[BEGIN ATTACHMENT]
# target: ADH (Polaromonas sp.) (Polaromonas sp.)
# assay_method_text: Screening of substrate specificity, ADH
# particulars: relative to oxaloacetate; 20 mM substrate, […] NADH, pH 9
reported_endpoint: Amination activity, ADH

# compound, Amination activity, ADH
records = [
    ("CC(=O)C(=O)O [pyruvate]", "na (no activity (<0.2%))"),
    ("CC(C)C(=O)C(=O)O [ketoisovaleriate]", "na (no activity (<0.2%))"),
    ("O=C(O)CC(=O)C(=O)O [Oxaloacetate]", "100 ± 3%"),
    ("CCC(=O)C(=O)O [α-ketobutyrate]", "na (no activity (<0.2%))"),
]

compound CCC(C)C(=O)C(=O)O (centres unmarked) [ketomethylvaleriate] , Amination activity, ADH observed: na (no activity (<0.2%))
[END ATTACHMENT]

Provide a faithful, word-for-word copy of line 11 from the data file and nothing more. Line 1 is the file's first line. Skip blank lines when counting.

]